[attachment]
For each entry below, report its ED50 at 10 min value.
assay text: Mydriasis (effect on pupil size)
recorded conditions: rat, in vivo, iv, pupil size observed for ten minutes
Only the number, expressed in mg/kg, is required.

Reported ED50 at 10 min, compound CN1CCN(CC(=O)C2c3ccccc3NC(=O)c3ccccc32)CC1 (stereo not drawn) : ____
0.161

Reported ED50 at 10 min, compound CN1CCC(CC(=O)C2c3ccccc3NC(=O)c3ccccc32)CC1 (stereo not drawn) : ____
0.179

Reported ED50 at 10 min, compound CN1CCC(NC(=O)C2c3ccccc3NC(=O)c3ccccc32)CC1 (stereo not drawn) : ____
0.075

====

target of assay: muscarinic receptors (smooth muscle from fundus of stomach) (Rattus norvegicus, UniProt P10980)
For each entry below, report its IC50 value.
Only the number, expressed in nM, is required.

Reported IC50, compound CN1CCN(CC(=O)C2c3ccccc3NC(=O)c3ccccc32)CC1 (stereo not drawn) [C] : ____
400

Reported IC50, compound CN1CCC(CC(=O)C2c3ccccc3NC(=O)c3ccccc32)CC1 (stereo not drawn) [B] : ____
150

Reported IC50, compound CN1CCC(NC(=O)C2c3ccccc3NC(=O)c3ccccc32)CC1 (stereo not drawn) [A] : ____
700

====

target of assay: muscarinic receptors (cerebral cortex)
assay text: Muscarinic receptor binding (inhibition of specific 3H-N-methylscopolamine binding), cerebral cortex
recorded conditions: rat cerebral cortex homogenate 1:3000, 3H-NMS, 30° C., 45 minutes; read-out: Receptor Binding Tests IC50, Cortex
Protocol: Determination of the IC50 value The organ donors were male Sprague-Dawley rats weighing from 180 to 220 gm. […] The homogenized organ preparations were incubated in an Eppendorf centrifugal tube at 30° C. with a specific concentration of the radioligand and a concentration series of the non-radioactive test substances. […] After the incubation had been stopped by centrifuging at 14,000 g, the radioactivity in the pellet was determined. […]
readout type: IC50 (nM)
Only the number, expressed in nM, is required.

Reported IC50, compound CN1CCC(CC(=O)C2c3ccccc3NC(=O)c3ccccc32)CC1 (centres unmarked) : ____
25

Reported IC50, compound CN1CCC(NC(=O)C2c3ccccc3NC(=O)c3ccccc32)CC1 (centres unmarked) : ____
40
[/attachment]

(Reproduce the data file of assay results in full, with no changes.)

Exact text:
For each entry below, report its ED50 at 10 min value.
assay text: Mydriasis (effect on pupil size)
recorded conditions: rat, in vivo, iv, pupil size observed for ten minutes
Only the number, expressed in mg/kg, is required.

Reported ED50 at 10 min, compound CN1CCN(CC(=O)C2c3ccccc3NC(=O)c3ccccc32)CC1 (stereo not drawn) : ____
0.161

Reported ED50 at 10 min, compound CN1CCC(CC(=O)C2c3ccccc3NC(=O)c3ccccc32)CC1 (stereo not drawn) : ____
0.179

Reported ED50 at 10 min, compound CN1CCC(NC(=O)C2c3ccccc3NC(=O)c3ccccc32)CC1 (stereo not drawn) : ____
0.075

====

target of assay: muscarinic receptors (smooth muscle from fundus of stomach) (Rattus norvegicus, UniProt P10980)
For each entry below, report its IC50 value.
Only the number, expressed in nM, is required.

Reported IC50, compound CN1CCN(CC(=O)C2c3ccccc3NC(=O)c3ccccc32)CC1 (stereo not drawn) [C] : ____
400

Reported IC50, compound CN1CCC(CC(=O)C2c3ccccc3NC(=O)c3ccccc32)CC1 (stereo not drawn) [B] : ____
150

Reported IC50, compound CN1CCC(NC(=O)C2c3ccccc3NC(=O)c3ccccc32)CC1 (stereo not drawn) [A] : ____
700

====

target of assay: muscarinic receptors (cerebral cortex)
assay text: Muscarinic receptor binding (inhibition of specific 3H-N-methylscopolamine binding), cerebral cortex
recorded conditions: rat cerebral cortex homogenate 1:3000, 3H-NMS, 30° C., 45 minutes; read-out: Receptor Binding Tests IC50, Cortex
Protocol: Determination of the IC50 value The organ donors were male Sprague-Dawley rats weighing from 180 to 220 gm. […] The homogenized organ preparations were incubated in an Eppendorf centrifugal tube at 30° C. with a specific concentration of the radioligand and a concentration series of the non-radioactive test substances. […] After the incubation had been stopped by centrifuging at 14,000 g, the radioactivity in the pellet was determined. […]
readout type: IC50 (nM)
Only the number, expressed in nM, is required.

Reported IC50, compound CN1CCC(CC(=O)C2c3ccccc3NC(=O)c3ccccc32)CC1 (centres unmarked) : ____
25

Reported IC50, compound CN1CCC(NC(=O)C2c3ccccc3NC(=O)c3ccccc32)CC1 (centres unmarked) : ____
40